Our chainplates were Tobin bronze (not bronze at all but rather a brass (zinc rather than tin is used)); they were installed in 1931--they were inspected and found to be in excellent condition during a re-rigging (by a very highly respected rigger in San Francisco) of the boat 37 years later in 1968 (the year after the boat did a huge amount of Pacific ocean voyaging including the 1967 Transpac) but we replaced them in kind due to corrosion when we rebuilt the boat in 2007-2009. We think they were in decent shape until sometime in the 1980's; We actually have used sections of the 80 year old chainplates as backing plates for deck fittings here and there on the boat. So...let's see, even Tobin Bronze lasts longer than one could expect SS to last.

Cast Manganese bronze lasts a very long time. Two chainplates we did NOT replace were cast Manganese bronze chain plates added to the boat in 1939 for relocation of the running backstays. They were in excellent shape EXCEPT the holes in them were 3/4" diameter and being used with a 5/8" pin. We pressed in and then brazed in place a sleeve in those chainplates to allow the proper fit for 5/8" pin. We did replicate and have cast anew Manganese bronze bobstay iron, a few of the Manganese bronze mast collars--though others were like new, and hot-worked (bent) new forestay chainplates at the stem out of 1/2" silicone bronze plate.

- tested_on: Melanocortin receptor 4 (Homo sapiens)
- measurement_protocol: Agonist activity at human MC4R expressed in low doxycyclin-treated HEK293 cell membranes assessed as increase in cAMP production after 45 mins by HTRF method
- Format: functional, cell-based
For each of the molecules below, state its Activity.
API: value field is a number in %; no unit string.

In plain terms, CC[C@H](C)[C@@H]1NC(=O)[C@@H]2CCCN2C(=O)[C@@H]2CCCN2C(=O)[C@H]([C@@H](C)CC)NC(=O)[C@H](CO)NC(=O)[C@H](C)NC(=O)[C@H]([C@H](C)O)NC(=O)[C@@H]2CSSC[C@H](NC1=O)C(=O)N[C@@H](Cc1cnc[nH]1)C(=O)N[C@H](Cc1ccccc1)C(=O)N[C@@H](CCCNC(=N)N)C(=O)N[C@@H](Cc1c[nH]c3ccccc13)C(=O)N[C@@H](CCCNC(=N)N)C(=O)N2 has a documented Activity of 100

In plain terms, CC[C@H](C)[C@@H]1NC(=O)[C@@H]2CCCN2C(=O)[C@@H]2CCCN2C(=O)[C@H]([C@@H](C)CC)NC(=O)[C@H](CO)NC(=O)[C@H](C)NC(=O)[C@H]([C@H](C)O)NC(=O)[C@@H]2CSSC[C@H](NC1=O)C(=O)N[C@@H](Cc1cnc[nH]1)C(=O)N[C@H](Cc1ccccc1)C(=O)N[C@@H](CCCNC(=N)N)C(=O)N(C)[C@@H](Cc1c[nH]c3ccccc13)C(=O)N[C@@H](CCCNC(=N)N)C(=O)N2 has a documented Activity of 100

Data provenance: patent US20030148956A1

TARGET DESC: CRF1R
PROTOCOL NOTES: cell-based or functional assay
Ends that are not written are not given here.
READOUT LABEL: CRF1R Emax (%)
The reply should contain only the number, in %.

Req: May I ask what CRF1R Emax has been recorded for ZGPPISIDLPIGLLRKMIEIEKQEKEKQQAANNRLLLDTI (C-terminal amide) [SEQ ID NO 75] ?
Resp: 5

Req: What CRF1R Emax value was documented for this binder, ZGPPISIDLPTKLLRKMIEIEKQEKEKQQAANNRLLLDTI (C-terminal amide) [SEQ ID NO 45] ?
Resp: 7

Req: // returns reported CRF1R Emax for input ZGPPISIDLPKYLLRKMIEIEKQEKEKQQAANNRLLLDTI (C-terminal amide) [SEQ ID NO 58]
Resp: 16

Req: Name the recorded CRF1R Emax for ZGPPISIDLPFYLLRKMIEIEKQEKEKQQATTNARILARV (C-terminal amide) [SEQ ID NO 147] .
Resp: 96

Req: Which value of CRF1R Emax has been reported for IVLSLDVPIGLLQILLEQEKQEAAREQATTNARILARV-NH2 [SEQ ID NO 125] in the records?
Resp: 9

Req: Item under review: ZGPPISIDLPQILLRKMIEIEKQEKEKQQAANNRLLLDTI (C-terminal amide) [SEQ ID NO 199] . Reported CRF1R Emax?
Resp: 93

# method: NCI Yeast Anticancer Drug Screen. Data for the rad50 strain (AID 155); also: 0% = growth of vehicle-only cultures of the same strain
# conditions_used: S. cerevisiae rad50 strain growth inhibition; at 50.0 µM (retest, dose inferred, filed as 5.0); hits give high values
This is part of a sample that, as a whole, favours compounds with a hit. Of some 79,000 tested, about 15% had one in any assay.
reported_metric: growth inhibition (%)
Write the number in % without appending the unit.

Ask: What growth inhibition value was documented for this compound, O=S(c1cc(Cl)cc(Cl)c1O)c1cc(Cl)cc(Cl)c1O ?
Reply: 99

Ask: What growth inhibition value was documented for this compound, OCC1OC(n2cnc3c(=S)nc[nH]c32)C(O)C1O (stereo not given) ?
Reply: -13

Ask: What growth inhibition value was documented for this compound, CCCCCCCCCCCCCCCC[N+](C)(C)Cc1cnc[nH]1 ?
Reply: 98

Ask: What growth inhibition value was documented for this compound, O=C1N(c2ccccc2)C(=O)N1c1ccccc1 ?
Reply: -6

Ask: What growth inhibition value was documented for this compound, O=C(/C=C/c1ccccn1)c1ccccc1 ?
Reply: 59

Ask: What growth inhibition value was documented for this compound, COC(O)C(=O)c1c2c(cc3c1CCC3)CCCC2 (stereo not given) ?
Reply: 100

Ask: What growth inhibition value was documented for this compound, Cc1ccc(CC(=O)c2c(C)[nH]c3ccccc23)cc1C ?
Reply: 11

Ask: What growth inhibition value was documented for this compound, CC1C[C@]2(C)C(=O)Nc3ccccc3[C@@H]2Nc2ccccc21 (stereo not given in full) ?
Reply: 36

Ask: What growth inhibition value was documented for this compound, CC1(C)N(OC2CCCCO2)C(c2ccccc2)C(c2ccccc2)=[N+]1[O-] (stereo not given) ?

Bronze is quite easy to work with compared to SS. We fabricated the chainplates ourselves--ordering the plate cut to proper width and length by the material vendor, we used the combination of bandsaw and a belt sander to round the tops and soften (radius) the edges; marking the position of the hole (for the shroud), drilling it out was easy. Here's a link to our 12/07 blog post about our chainplate project.

Yes, bronze really does last. No, stainless steel doesn't necessarily last very long in service as chainplates. I agree with your regular schedule of replacing rigging and chainplates. Better safe than sorry! If you have the opportunity to use bronze in the future, do so!

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Old 05-09-2011, 02:56 AM   #4
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I'm with you, Brenda.

Chainplates do extend an inch or two above the deck and are all but covered by a bronze toggle and virtually out of sight from everyone... except from the owner. And - granted - bronze does tend to look somewhat ugly when it gets a jacket of green peeking out from between the toggle legs, BUT...

It still looks a far cry better than a dis-masted yacht seeking port and / or a new rig!

Well done with getting a supplier to deliver bronze straps cut to your specifications. How was the cost comparison? Do you have contact info for them? I'd much prefer to have bronze chain plates to install next time as I'd rather look past the un-sightlyness of dull looking hardware than worry about the constant dangers of rig failure due to the shortcomings of a shiney stainless steel chainplate.

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Old 05-09-2011, 05:10 AM   #5
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Quote:
Originally Posted by Gallivanters View Post

Well done with getting a supplier to deliver bronze straps cut to your specifications. How was the cost comparison? Do you have contact info for them? I'd much prefer to have bronze chain plates to install next time as I'd rather look past the un-sightlyness of dull looking hardware than worry about the constant dangers of rig failure due to the shortcomings of a shiney stainless steel chainplate.